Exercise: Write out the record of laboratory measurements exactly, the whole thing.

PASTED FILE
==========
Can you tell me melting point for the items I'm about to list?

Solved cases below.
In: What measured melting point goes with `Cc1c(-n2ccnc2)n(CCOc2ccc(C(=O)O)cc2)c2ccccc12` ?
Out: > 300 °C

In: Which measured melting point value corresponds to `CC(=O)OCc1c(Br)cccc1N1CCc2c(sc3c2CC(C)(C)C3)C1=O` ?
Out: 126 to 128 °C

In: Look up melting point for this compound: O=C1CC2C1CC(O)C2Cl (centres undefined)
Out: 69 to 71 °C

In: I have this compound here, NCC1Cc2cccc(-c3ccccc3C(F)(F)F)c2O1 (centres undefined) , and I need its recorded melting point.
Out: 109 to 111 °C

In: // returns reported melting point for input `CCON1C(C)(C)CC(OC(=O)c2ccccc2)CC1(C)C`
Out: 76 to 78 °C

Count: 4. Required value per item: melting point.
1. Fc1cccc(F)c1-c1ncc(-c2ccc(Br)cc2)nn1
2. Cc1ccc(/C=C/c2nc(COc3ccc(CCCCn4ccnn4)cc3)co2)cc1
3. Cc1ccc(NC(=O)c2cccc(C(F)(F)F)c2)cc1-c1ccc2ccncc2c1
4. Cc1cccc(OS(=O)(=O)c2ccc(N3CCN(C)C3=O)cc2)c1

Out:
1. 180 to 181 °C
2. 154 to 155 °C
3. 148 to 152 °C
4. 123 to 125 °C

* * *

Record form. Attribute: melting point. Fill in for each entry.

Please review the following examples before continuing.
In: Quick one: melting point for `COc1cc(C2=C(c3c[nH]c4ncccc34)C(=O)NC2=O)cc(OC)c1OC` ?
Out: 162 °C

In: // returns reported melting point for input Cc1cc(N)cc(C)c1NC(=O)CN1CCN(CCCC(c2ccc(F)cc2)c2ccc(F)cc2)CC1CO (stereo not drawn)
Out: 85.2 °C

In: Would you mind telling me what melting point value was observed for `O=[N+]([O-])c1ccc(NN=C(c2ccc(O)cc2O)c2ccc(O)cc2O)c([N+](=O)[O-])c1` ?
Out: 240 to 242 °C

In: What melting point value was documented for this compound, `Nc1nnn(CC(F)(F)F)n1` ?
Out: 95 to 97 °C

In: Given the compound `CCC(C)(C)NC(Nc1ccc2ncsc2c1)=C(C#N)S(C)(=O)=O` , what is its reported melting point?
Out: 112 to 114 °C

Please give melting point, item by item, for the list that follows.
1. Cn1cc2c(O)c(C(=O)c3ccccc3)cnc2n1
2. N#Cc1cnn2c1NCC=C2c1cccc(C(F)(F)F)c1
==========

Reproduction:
Can you tell me melting point for the items I'm about to list?

Solved cases below.
In: What measured melting point goes with `Cc1c(-n2ccnc2)n(CCOc2ccc(C(=O)O)cc2)c2ccccc12` ?
Out: > 300 °C

In: Which measured melting point value corresponds to `CC(=O)OCc1c(Br)cccc1N1CCc2c(sc3c2CC(C)(C)C3)C1=O` ?
Out: 126 to 128 °C

In: Look up melting point for this compound: O=C1CC2C1CC(O)C2Cl (centres undefined)
Out: 69 to 71 °C

In: I have this compound here, NCC1Cc2cccc(-c3ccccc3C(F)(F)F)c2O1 (centres undefined) , and I need its recorded melting point.
Out: 109 to 111 °C

In: // returns reported melting point for input `CCON1C(C)(C)CC(OC(=O)c2ccccc2)CC1(C)C`
Out: 76 to 78 °C

Count: 4. Required value per item: melting point.
1. Fc1cccc(F)c1-c1ncc(-c2ccc(Br)cc2)nn1
2. Cc1ccc(/C=C/c2nc(COc3ccc(CCCCn4ccnn4)cc3)co2)cc1
3. Cc1ccc(NC(=O)c2cccc(C(F)(F)F)c2)cc1-c1ccc2ccncc2c1
4. Cc1cccc(OS(=O)(=O)c2ccc(N3CCN(C)C3=O)cc2)c1

Out:
1. 180 to 181 °C
2. 154 to 155 °C
3. 148 to 152 °C
4. 123 to 125 °C

* * *

Record form. Attribute: melting point. Fill in for each entry.

Please review the following examples before continuing.
In: Quick one: melting point for `COc1cc(C2=C(c3c[nH]c4ncccc34)C(=O)NC2=O)cc(OC)c1OC` ?
Out: 162 °C

In: // returns reported melting point for input Cc1cc(N)cc(C)c1NC(=O)CN1CCN(CCCC(c2ccc(F)cc2)c2ccc(F)cc2)CC1CO (stereo not drawn)
Out: 85.2 °C

In: Would you mind telling me what melting point value was observed for `O=[N+]([O-])c1ccc(NN=C(c2ccc(O)cc2O)c2ccc(O)cc2O)c([N+](=O)[O-])c1` ?
Out: 240 to 242 °C

In: What melting point value was documented for this compound, `Nc1nnn(CC(F)(F)F)n1` ?
Out: 95 to 97 °C

In: Given the compound `CCC(C)(C)NC(Nc1ccc2ncsc2c1)=C(C#N)S(C)(=O)=O` , what is its reported melting point?
Out: 112 to 114 °C

Please give melting point, item by item, for the list that follows.
1. Cn1cc2c(O)c(C(=O)c3ccccc3)cnc2n1
2. N#Cc1cnn2c1NCC=C2c1cccc(C(F)(F)F)c1